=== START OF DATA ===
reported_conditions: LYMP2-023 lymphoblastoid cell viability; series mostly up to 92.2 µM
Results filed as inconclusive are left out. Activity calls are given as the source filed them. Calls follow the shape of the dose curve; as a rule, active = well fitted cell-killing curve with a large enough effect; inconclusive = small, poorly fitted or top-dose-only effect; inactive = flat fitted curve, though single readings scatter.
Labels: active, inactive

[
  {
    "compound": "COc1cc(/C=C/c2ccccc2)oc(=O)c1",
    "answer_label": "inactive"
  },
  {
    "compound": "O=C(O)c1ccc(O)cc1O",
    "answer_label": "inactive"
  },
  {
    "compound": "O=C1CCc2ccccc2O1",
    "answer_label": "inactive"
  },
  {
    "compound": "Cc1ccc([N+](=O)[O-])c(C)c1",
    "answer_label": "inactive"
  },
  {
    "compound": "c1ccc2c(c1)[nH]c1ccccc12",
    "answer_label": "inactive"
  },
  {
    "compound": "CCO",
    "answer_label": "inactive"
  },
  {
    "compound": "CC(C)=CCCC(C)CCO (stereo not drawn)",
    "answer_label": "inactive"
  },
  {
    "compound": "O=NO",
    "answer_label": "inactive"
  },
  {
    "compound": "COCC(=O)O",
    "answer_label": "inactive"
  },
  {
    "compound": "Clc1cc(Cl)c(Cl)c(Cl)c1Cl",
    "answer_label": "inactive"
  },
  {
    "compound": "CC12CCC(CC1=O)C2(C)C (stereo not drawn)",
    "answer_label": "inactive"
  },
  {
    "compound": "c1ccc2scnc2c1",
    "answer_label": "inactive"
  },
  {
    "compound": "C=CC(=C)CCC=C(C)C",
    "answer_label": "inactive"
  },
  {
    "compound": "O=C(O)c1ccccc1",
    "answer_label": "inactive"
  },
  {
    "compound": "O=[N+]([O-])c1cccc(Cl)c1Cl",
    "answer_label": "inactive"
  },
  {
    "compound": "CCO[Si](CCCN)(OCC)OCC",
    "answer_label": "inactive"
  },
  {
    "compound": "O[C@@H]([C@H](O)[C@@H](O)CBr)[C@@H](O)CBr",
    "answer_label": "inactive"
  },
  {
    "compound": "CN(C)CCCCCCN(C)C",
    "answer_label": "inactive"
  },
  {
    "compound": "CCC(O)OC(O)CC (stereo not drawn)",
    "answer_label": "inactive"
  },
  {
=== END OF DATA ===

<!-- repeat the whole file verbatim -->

reported_conditions: LYMP2-023 lymphoblastoid cell viability; series mostly up to 92.2 µM
Results filed as inconclusive are left out. Activity calls are given as the source filed them. Calls follow the shape of the dose curve; as a rule, active = well fitted cell-killing curve with a large enough effect; inconclusive = small, poorly fitted or top-dose-only effect; inactive = flat fitted curve, though single readings scatter.
Labels: active, inactive

[
  {
    "compound": "COc1cc(/C=C/c2ccccc2)oc(=O)c1",
    "answer_label": "inactive"
  },
  {
    "compound": "O=C(O)c1ccc(O)cc1O",
    "answer_label": "inactive"
  },
  {
    "compound": "O=C1CCc2ccccc2O1",
    "answer_label": "inactive"
  },
  {
    "compound": "Cc1ccc([N+](=O)[O-])c(C)c1",
    "answer_label": "inactive"
  },
  {
    "compound": "c1ccc2c(c1)[nH]c1ccccc12",
    "answer_label": "inactive"
  },
  {
    "compound": "CCO",
    "answer_label": "inactive"
  },
  {
    "compound": "CC(C)=CCCC(C)CCO (stereo not drawn)",
    "answer_label": "inactive"
  },
  {
    "compound": "O=NO",
    "answer_label": "inactive"
  },
  {
    "compound": "COCC(=O)O",
    "answer_label": "inactive"
  },
  {
    "compound": "Clc1cc(Cl)c(Cl)c(Cl)c1Cl",
    "answer_label": "inactive"
  },
  {
    "compound": "CC12CCC(CC1=O)C2(C)C (stereo not drawn)",
    "answer_label": "inactive"
  },
  {
    "compound": "c1ccc2scnc2c1",
    "answer_label": "inactive"
  },
  {
    "compound": "C=CC(=C)CCC=C(C)C",
    "answer_label": "inactive"
  },
  {
    "compound": "O=C(O)c1ccccc1",
    "answer_label": "inactive"
  },
  {
    "compound": "O=[N+]([O-])c1cccc(Cl)c1Cl",
    "answer_label": "inactive"
  },
  {
    "compound": "CCO[Si](CCCN)(OCC)OCC",
    "answer_label": "inactive"
  },
  {
    "compound": "O[C@@H]([C@H](O)[C@@H](O)CBr)[C@@H](O)CBr",
    "answer_label": "inactive"
  },
  {
    "compound": "CN(C)CCCCCCN(C)C",
    "answer_label": "inactive"
  },
  {
    "compound": "CCC(O)OC(O)CC (stereo not drawn)",
    "answer_label": "inactive"
  },
  {